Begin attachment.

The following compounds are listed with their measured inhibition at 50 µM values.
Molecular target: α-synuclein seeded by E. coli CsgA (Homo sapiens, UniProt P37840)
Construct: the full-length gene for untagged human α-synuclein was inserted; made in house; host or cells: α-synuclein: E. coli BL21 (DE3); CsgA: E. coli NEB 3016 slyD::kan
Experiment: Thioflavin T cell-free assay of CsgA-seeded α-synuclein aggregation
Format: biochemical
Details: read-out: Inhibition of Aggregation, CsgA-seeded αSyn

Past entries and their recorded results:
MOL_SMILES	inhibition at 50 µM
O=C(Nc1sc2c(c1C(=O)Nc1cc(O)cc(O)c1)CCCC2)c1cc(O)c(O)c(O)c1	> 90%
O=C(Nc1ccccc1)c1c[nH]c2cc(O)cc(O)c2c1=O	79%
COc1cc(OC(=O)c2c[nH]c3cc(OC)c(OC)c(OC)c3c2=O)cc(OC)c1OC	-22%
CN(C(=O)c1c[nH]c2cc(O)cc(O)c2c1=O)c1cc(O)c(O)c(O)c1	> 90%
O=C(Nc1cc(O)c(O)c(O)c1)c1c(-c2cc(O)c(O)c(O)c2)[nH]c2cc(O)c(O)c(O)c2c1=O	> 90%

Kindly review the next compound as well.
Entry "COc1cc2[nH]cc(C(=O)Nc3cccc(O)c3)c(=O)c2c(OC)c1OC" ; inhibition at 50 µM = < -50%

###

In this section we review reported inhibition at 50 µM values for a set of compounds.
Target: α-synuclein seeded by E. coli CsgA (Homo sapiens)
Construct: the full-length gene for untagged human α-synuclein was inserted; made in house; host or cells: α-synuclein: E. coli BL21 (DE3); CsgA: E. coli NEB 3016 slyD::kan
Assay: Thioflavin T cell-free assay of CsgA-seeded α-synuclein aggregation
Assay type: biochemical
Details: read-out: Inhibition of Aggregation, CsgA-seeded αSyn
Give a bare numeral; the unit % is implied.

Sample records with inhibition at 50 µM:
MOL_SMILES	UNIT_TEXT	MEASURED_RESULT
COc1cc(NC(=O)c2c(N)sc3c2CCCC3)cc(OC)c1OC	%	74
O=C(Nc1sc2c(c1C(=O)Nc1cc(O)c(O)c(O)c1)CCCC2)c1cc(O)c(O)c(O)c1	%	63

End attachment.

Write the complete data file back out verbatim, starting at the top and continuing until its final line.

The following compounds are listed with their measured inhibition at 50 µM values.
Molecular target: α-synuclein seeded by E. coli CsgA (Homo sapiens, UniProt P37840)
Construct: the full-length gene for untagged human α-synuclein was inserted; made in house; host or cells: α-synuclein: E. coli BL21 (DE3); CsgA: E. coli NEB 3016 slyD::kan
Experiment: Thioflavin T cell-free assay of CsgA-seeded α-synuclein aggregation
Format: biochemical
Details: read-out: Inhibition of Aggregation, CsgA-seeded αSyn

Past entries and their recorded results:
MOL_SMILES	inhibition at 50 µM
O=C(Nc1sc2c(c1C(=O)Nc1cc(O)cc(O)c1)CCCC2)c1cc(O)c(O)c(O)c1	> 90%
O=C(Nc1ccccc1)c1c[nH]c2cc(O)cc(O)c2c1=O	79%
COc1cc(OC(=O)c2c[nH]c3cc(OC)c(OC)c(OC)c3c2=O)cc(OC)c1OC	-22%
CN(C(=O)c1c[nH]c2cc(O)cc(O)c2c1=O)c1cc(O)c(O)c(O)c1	> 90%
O=C(Nc1cc(O)c(O)c(O)c1)c1c(-c2cc(O)c(O)c(O)c2)[nH]c2cc(O)c(O)c(O)c2c1=O	> 90%

Kindly review the next compound as well.
Entry "COc1cc2[nH]cc(C(=O)Nc3cccc(O)c3)c(=O)c2c(OC)c1OC" ; inhibition at 50 µM = < -50%

###

In this section we review reported inhibition at 50 µM values for a set of compounds.
Target: α-synuclein seeded by E. coli CsgA (Homo sapiens)
Construct: the full-length gene for untagged human α-synuclein was inserted; made in house; host or cells: α-synuclein: E. coli BL21 (DE3); CsgA: E. coli NEB 3016 slyD::kan
Assay: Thioflavin T cell-free assay of CsgA-seeded α-synuclein aggregation
Assay type: biochemical
Details: read-out: Inhibition of Aggregation, CsgA-seeded αSyn
Give a bare numeral; the unit % is implied.

Sample records with inhibition at 50 µM:
MOL_SMILES	UNIT_TEXT	MEASURED_RESULT
COc1cc(NC(=O)c2c(N)sc3c2CCCC3)cc(OC)c1OC	%	74
O=C(Nc1sc2c(c1C(=O)Nc1cc(O)c(O)c(O)c1)CCCC2)c1cc(O)c(O)c(O)c1	%	63